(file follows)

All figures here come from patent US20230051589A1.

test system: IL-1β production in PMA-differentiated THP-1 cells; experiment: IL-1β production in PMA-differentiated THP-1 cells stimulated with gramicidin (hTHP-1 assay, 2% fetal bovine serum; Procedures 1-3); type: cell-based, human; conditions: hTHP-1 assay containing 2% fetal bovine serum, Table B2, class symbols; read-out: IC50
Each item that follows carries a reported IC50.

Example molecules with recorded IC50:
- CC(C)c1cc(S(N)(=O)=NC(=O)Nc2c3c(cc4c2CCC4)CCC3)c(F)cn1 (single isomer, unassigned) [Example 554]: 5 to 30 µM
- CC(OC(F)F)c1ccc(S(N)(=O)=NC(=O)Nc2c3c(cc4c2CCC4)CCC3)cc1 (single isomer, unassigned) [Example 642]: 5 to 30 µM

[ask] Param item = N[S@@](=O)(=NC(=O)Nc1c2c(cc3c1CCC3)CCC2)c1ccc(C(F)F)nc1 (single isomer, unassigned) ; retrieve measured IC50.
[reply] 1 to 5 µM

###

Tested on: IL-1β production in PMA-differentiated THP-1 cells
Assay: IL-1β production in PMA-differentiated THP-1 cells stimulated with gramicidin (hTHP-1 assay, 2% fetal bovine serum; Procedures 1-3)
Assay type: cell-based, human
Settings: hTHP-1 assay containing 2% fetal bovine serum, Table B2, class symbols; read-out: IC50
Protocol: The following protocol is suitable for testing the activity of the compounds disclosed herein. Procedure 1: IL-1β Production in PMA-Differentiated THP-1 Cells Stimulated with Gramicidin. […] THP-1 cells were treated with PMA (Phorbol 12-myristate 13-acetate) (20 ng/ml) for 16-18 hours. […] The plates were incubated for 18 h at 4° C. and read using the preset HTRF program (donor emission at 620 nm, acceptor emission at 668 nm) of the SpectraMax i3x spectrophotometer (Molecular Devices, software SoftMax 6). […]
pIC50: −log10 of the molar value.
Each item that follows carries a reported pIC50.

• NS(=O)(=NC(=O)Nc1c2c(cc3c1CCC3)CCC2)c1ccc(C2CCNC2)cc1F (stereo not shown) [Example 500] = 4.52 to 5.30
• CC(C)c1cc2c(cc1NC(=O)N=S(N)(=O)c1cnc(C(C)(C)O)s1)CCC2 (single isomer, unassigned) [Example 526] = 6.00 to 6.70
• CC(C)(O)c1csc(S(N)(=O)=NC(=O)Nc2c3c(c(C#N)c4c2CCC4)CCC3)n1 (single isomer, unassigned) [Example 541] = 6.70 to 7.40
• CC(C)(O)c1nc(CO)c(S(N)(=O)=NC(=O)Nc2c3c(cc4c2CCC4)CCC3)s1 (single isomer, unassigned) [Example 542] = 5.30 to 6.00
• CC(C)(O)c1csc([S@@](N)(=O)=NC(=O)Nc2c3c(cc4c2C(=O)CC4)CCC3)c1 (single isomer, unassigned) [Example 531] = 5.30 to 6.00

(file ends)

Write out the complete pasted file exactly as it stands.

All figures here come from patent US20230051589A1.

test system: IL-1β production in PMA-differentiated THP-1 cells; experiment: IL-1β production in PMA-differentiated THP-1 cells stimulated with gramicidin (hTHP-1 assay, 2% fetal bovine serum; Procedures 1-3); type: cell-based, human; conditions: hTHP-1 assay containing 2% fetal bovine serum, Table B2, class symbols; read-out: IC50
Each item that follows carries a reported IC50.

Example molecules with recorded IC50:
- CC(C)c1cc(S(N)(=O)=NC(=O)Nc2c3c(cc4c2CCC4)CCC3)c(F)cn1 (single isomer, unassigned) [Example 554]: 5 to 30 µM
- CC(OC(F)F)c1ccc(S(N)(=O)=NC(=O)Nc2c3c(cc4c2CCC4)CCC3)cc1 (single isomer, unassigned) [Example 642]: 5 to 30 µM

[ask] Param item = N[S@@](=O)(=NC(=O)Nc1c2c(cc3c1CCC3)CCC2)c1ccc(C(F)F)nc1 (single isomer, unassigned) ; retrieve measured IC50.
[reply] 1 to 5 µM

###

Tested on: IL-1β production in PMA-differentiated THP-1 cells
Assay: IL-1β production in PMA-differentiated THP-1 cells stimulated with gramicidin (hTHP-1 assay, 2% fetal bovine serum; Procedures 1-3)
Assay type: cell-based, human
Settings: hTHP-1 assay containing 2% fetal bovine serum, Table B2, class symbols; read-out: IC50
Protocol: The following protocol is suitable for testing the activity of the compounds disclosed herein. Procedure 1: IL-1β Production in PMA-Differentiated THP-1 Cells Stimulated with Gramicidin. […] THP-1 cells were treated with PMA (Phorbol 12-myristate 13-acetate) (20 ng/ml) for 16-18 hours. […] The plates were incubated for 18 h at 4° C. and read using the preset HTRF program (donor emission at 620 nm, acceptor emission at 668 nm) of the SpectraMax i3x spectrophotometer (Molecular Devices, software SoftMax 6). […]
pIC50: −log10 of the molar value.
Each item that follows carries a reported pIC50.

• NS(=O)(=NC(=O)Nc1c2c(cc3c1CCC3)CCC2)c1ccc(C2CCNC2)cc1F (stereo not shown) [Example 500] = 4.52 to 5.30
• CC(C)c1cc2c(cc1NC(=O)N=S(N)(=O)c1cnc(C(C)(C)O)s1)CCC2 (single isomer, unassigned) [Example 526] = 6.00 to 6.70
• CC(C)(O)c1csc(S(N)(=O)=NC(=O)Nc2c3c(c(C#N)c4c2CCC4)CCC3)n1 (single isomer, unassigned) [Example 541] = 6.70 to 7.40
• CC(C)(O)c1nc(CO)c(S(N)(=O)=NC(=O)Nc2c3c(cc4c2CCC4)CCC3)s1 (single isomer, unassigned) [Example 542] = 5.30 to 6.00
• CC(C)(O)c1csc([S@@](N)(=O)=NC(=O)Nc2c3c(cc4c2C(=O)CC4)CCC3)c1 (single isomer, unassigned) [Example 531] = 5.30 to 6.00